On his January birthday, forever 41
Whenever my mind goes there, it usually results in dreams about him soon thereafter. Some are good dreams, where he’s healthy or smiling. Other times they are not-so-good dreams. Weird ones, in which he's angry or sad or frustrated or scared and I can't find him, I can't hear him. I can't get to him, I can't save him. The kind that wakes me up in a panic, my heart racing, my mind worried that I could have done things differently.
Recently I had one of those dreams.
In it, I was rushing Matthew to a doctor, but I was carrying him in my arms, and there was water all around us and the path was really narrow and slippery. And I was going too fast and I overshot the curve to turn and I let him go, and he fell into the water. I jumped in, panicking to get him, trying to push him above water but he was under a long time. When I dragged him up and gave him over to the doctors and nurses they stood there and didn’t do anything. They just looked at me with disappointment and told me he was gone. I frantically tried breathing into him, yelling, “Don’t go! Don’t leave me!”
But he was gone and I knew it. Same as that day. That day when he really did leave. Waking up out of that kind of dream doesn't bring relief because he is still dead. I'm left mulling over the same scenarios regarding his last days that have been occupying my brain for over three years now. The same questions linger. The same wound left open. I still hold regret that I wasn’t with him in his final hours and minutes. I agonize over whether I could have done something differently to save him or at least buy him some more time.
I’ve bonded and shared stories with other widows since Matthew died. We are each other's safe places when it comes to re-hashing the 'death story' and the time leading up to it. We are each other's sounding board in dealing with 'normal' people who still see optimism and hope around every corner versus our pessimistic view of imminent death lurking for the unsuspecting fool just a heartbeat away. We share the ability to be able to say out loud and share raw details about the most intimate wounds that we all still nurse each day. There is usually a small piece of each of us that hangs onto the guilt surrounding the events of our partners' deaths. Or the guilt in at least being the one left here to live.
"If only I had gotten to the hospital sooner." "If only I had picked him up from the bar." "If only we would have insisted on a second opinion." "If only I would have come down the stairs in the middle of the night." Yep, that last one is mine. These pieces of guilt may seem small, but trust me, they are heavy to the bearer. It's not a load that can be handed off either. The grief is a rollercoaster we ride every day and we don’t get to ask the carnie running the show to let us off when we feel uncomfortable or sick of it.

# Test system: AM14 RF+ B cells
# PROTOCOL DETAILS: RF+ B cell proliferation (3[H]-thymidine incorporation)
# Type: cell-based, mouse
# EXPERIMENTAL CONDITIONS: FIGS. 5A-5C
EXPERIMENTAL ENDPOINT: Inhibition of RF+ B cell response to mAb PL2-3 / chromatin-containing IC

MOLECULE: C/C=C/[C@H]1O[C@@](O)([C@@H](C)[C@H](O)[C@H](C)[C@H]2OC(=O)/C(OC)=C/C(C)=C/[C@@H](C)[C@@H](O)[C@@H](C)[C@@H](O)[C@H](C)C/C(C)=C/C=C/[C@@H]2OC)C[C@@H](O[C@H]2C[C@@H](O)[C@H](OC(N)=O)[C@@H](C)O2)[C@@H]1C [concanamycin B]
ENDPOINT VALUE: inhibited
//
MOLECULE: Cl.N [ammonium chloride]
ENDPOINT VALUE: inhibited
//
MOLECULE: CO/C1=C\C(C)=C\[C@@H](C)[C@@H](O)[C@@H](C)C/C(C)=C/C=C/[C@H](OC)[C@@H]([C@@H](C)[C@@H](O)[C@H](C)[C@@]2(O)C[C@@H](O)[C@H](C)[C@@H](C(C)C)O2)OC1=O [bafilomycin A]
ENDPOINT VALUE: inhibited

It's only been through therapy, retelling my story to friends in tears or writing out feelings about his death that I am able to accept that his death was just that. His death. I couldn't have controlled the outcome that was to be that November morning in 2017. No matter the regret I hold about that day —how I was so preoccupied his last day alive, how I never told him all the things I thought I had time to say, how I pulled the kids in all different directions when I should have made them sit instead for a few moments with their father. How I felt so overwhelmed with so many inconsequential things that I didn’t even see he was slipping away right in front of me —no matter it all, I can't make it different. Nothing I did or didn’t do that day matters now. I could not have controlled the outcome of Matthew's death. It was his hour to go.
I may always harbor some regret from the past. I feel pangs of guilt for being alive here in the present, eating cake today with our kids on his birthday. But I have decided not to let the future be marred by feelings that I could have changed the circumstances of his death. Nobody dealing with spousal loss ever should. Not from family members, from friends or doctors or outsiders—and certainly not from some stupid dream. The nightmare you wake from will never trump the reality of what you know is your truth.
He was meant for just 41 beautiful birthdays in this life. That's it. Today the kids and I will live, laugh (probably yell too) and celebrate the birthday of a man we loved dearly who will always be forever 41.
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